How To Properly Freeze Arugula Leaves

Today, we’ll be discussing the detailed steps to blanching and freezing the Arugula. 

Our approach aims to keep the flavor, color and (to some degree) feel of arugula leaf.

Step 1: Blanch The Arugula

The first step is to bring water to boiling point. Add all of the arugula leaves ensuring that they are completely covered.

Allow to boil for approximately 30-45 seconds or until they’re slightly soft.

Step 2: Drain And Cool The Leaves

Once blanched, place them in bowls filled with cold water for a few minutes until cooled completely.

Drain them in a sieve or colander ensuring there is no water left.

Step 3: Place The Leaves In A Container

After draining, put the leaves on a paper towel to help rid of any remaining water.

Once dried,pop the leaves in an airtight container or freezer bag. Make sure to get rid of as much air as possible.

Step 4: Wrap In Foil And Freeze

Encase the container with aluminum foil; this will shield it from excessive freezer burn.

Then, label the container, and place it in the freezer.

How To Thaw Arugula

The most effective method to defrost fresh herbs and greens is to do it in a slow, steady manner.

Remove the container from the foil. Then, put it in the fridge , so that it will slowly melt over the course of a night.

However, most herbs require much shorter time to defrost. They are likely to be ready in just a few hours.

If you’re on the go and need to get them out of the freezer, you can simply thaw the arugula at room temperature. If you’re planning to incorporate the leaves in a soup or smoothie then simply mix the frozen herb along with other ingredients.

How Does Arugula Change After It Has Been Thawed?

Once the arugula has thawed, its texture will not be similar to the fresh version.

The leaves of arugula will be extremely limp and soft. They’ll be devoid of all strength and structural integrity.

This is the reason it is best to make use of thawed arugula when making recipes that require mixing or cooking and isn’t recommended to use as an ingredient in fresh form or as a garnish.

The longer it’s frozen, the more sour and peppery the flavor will be.

As with any frozen or thawed ingredient and frozen food items, its hue will be less vibrant.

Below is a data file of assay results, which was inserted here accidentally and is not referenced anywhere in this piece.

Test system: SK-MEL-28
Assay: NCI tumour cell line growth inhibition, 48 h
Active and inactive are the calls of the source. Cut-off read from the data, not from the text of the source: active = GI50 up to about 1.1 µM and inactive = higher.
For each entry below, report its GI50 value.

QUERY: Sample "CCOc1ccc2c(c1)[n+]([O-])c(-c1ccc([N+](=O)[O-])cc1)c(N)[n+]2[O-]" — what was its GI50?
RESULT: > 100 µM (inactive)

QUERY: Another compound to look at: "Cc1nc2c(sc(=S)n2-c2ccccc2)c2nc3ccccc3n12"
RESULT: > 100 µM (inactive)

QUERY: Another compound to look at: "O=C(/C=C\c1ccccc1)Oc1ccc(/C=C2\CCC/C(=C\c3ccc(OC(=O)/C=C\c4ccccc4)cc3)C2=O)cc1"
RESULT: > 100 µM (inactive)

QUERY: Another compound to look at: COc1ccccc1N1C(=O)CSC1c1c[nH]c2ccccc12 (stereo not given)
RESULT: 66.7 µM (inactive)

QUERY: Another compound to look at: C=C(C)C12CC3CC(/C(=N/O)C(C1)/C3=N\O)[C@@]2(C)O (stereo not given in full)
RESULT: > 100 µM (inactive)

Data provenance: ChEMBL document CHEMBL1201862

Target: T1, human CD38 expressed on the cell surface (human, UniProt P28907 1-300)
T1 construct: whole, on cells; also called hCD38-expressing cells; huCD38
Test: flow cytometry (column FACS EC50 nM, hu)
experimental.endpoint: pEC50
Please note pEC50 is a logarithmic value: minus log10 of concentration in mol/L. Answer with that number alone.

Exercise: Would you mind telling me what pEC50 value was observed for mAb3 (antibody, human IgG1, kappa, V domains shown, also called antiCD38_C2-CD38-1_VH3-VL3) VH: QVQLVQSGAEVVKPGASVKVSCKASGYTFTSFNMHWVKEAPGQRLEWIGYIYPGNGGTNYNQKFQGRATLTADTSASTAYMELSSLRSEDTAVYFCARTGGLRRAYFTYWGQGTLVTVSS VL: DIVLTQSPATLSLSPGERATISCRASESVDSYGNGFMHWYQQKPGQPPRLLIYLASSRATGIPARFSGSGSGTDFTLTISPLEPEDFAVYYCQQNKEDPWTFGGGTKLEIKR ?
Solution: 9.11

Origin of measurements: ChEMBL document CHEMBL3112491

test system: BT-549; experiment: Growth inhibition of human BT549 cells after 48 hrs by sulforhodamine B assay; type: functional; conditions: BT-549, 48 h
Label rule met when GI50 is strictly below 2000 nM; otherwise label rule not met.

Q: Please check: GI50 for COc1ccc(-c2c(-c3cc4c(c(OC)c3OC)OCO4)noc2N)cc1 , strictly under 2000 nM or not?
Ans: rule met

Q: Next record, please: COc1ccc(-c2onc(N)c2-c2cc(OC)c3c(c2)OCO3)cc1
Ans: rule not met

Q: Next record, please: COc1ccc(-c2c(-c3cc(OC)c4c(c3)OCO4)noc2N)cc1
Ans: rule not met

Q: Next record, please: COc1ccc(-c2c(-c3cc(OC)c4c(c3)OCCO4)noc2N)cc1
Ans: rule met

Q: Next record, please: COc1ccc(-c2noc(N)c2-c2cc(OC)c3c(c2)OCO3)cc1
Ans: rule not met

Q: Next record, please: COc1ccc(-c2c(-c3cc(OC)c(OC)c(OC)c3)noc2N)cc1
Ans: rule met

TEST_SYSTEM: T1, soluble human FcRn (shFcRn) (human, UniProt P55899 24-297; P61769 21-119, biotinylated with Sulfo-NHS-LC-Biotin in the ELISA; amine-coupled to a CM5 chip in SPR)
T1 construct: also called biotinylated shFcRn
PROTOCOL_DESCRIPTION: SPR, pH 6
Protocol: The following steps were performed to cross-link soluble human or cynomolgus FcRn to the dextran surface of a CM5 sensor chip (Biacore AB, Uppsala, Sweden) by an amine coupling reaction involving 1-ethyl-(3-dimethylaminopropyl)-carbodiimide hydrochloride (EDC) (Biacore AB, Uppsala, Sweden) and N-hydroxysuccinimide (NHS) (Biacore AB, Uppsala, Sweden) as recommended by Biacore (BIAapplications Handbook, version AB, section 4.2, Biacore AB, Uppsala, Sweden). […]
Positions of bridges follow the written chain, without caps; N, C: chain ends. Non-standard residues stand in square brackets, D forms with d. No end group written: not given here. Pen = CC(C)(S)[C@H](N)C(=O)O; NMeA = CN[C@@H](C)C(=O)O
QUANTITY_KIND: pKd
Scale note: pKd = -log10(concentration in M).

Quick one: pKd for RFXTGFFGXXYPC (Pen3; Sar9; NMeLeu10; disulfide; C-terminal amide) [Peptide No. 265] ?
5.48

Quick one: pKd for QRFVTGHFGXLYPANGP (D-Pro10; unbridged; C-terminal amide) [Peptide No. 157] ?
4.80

Frequently Asked Questions

Can you keep arugula in the refrigerator?

Before putting it in your refrigerator, wash and dry the leaves thoroughly. After that, put them on a paper towel in a container that is loosely sealed. This simple technique will ensure that the leaves remain fresh for a longer period of time.

Can you freeze leaves of arugula with oil?

This method is employed by a few, but it’s not one of our favorites.

We didn’t specifically mention it because it’s only useful when you’re using the oil-soaked arugula as a dressing or pesto. Too much oil can ruin every other recipe, which is the reason we don’t suggest making use of it in any way.

Basically it means freezing chopped arugula leaves and submerging them in olive oil. The oil’s purpose is to preserve the flavor and the color. It can certainly achieve this, however the texture will be soft once it’s defrosted.

What can cause arugula to become slimy?

Arugula that is slimy (or slimy leaves or greens generally) is the result of the process of deterioration. It’s a clear indication that the leaves are bad and shouldn’t be consumed.

To stop this from taking place, protect the leaves from any humidity or moisture. It’s also beneficial to store the leaves on paper towels that will absorb any water droplets found in the atmosphere or onto the leaf.

Profile Image Norah Clark

Norah Clark

Norah Clark, Editor of Boyd Hampers! Norah is a food writer with over a decade of experience in hospitality as a pastry chef, sous chef, and barista; former chef at the Savoy Hotel, Ritz Carlton, Four Seasons and Plaza Hotel.